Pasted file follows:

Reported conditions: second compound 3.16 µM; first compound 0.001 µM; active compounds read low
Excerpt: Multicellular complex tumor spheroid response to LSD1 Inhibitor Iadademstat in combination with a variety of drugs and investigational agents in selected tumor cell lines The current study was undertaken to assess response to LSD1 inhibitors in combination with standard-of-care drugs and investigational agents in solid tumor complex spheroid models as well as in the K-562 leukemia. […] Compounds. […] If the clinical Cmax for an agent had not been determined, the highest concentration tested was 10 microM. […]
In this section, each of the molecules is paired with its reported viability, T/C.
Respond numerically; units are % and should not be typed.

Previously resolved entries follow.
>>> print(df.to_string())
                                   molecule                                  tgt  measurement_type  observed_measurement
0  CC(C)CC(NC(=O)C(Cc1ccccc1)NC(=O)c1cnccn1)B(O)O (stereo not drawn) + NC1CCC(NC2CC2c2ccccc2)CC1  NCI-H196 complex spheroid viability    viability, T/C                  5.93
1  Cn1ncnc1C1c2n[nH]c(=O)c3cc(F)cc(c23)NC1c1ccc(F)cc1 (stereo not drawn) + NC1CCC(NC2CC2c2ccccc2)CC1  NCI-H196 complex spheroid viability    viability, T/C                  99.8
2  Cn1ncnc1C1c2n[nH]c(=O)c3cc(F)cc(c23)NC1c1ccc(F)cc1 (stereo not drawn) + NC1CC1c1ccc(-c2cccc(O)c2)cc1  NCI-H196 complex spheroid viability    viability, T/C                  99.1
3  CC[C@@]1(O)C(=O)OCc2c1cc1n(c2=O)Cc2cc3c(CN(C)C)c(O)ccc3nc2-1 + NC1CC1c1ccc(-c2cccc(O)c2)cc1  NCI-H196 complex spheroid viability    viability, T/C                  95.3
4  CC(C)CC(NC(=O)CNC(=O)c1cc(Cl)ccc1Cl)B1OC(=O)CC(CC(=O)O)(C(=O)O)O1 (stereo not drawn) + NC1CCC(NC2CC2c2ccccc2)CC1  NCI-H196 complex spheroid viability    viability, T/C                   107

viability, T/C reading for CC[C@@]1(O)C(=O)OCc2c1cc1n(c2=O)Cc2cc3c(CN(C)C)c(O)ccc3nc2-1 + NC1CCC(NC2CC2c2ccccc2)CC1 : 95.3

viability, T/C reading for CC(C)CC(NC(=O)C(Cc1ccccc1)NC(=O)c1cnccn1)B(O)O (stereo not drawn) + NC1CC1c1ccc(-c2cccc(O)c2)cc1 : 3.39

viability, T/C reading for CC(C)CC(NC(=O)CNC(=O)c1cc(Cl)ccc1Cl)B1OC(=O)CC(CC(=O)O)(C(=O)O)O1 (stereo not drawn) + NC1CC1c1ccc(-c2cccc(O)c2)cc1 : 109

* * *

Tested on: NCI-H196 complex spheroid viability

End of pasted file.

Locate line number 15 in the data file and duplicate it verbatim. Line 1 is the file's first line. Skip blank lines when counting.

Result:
viability, T/C reading for CC(C)CC(NC(=O)CNC(=O)c1cc(Cl)ccc1Cl)B1OC(=O)CC(CC(=O)O)(C(=O)O)O1 (stereo not drawn) + NC1CC1c1ccc(-c2cccc(O)c2)cc1 : 109